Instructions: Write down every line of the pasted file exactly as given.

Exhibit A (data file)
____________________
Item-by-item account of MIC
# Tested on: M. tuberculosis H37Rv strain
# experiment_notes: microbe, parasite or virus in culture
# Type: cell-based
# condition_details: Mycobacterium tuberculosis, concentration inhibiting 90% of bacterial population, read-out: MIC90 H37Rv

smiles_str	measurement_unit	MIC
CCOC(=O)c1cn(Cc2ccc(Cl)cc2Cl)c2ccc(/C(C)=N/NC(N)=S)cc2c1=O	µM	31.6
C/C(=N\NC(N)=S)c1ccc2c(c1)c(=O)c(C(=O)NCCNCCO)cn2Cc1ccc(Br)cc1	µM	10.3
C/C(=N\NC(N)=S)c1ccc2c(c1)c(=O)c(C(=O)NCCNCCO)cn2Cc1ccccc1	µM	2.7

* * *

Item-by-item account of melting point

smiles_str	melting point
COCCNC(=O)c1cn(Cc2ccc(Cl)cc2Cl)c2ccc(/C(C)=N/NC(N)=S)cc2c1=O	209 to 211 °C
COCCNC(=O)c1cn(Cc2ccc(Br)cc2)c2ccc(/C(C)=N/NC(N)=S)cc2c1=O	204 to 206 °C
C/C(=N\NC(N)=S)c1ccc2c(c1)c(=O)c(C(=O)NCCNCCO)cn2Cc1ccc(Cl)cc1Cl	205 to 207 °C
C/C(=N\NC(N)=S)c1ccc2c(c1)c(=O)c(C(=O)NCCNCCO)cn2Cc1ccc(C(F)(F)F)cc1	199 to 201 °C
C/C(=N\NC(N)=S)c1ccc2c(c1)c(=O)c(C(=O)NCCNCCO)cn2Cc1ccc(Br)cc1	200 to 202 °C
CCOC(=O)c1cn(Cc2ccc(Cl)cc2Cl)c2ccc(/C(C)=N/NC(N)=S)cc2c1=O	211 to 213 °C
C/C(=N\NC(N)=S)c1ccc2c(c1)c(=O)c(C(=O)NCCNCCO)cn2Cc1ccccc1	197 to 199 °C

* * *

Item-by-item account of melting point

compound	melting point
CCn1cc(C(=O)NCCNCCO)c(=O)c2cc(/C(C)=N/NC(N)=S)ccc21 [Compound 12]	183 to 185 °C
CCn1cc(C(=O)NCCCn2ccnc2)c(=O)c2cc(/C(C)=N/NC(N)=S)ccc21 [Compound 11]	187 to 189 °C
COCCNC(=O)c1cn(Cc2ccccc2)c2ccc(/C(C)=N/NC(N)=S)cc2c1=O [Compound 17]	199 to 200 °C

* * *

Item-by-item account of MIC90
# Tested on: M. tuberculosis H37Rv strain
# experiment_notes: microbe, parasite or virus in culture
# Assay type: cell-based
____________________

Item-by-item account of MIC
# Tested on: M. tuberculosis H37Rv strain
# experiment_notes: microbe, parasite or virus in culture
# Type: cell-based
# condition_details: Mycobacterium tuberculosis, concentration inhibiting 90% of bacterial population, read-out: MIC90 H37Rv

smiles_str	measurement_unit	MIC
CCOC(=O)c1cn(Cc2ccc(Cl)cc2Cl)c2ccc(/C(C)=N/NC(N)=S)cc2c1=O	µM	31.6
C/C(=N\NC(N)=S)c1ccc2c(c1)c(=O)c(C(=O)NCCNCCO)cn2Cc1ccc(Br)cc1	µM	10.3
C/C(=N\NC(N)=S)c1ccc2c(c1)c(=O)c(C(=O)NCCNCCO)cn2Cc1ccccc1	µM	2.7

* * *

Item-by-item account of melting point

smiles_str	melting point
COCCNC(=O)c1cn(Cc2ccc(Cl)cc2Cl)c2ccc(/C(C)=N/NC(N)=S)cc2c1=O	209 to 211 °C
COCCNC(=O)c1cn(Cc2ccc(Br)cc2)c2ccc(/C(C)=N/NC(N)=S)cc2c1=O	204 to 206 °C
C/C(=N\NC(N)=S)c1ccc2c(c1)c(=O)c(C(=O)NCCNCCO)cn2Cc1ccc(Cl)cc1Cl	205 to 207 °C
C/C(=N\NC(N)=S)c1ccc2c(c1)c(=O)c(C(=O)NCCNCCO)cn2Cc1ccc(C(F)(F)F)cc1	199 to 201 °C
C/C(=N\NC(N)=S)c1ccc2c(c1)c(=O)c(C(=O)NCCNCCO)cn2Cc1ccc(Br)cc1	200 to 202 °C
CCOC(=O)c1cn(Cc2ccc(Cl)cc2Cl)c2ccc(/C(C)=N/NC(N)=S)cc2c1=O	211 to 213 °C
C/C(=N\NC(N)=S)c1ccc2c(c1)c(=O)c(C(=O)NCCNCCO)cn2Cc1ccccc1	197 to 199 °C

* * *

Item-by-item account of melting point

compound	melting point
CCn1cc(C(=O)NCCNCCO)c(=O)c2cc(/C(C)=N/NC(N)=S)ccc21 [Compound 12]	183 to 185 °C
CCn1cc(C(=O)NCCCn2ccnc2)c(=O)c2cc(/C(C)=N/NC(N)=S)ccc21 [Compound 11]	187 to 189 °C
COCCNC(=O)c1cn(Cc2ccccc2)c2ccc(/C(C)=N/NC(N)=S)cc2c1=O [Compound 17]	199 to 200 °C

* * *

Item-by-item account of MIC90
# Tested on: M. tuberculosis H37Rv strain
# experiment_notes: microbe, parasite or virus in culture
# Assay type: cell-based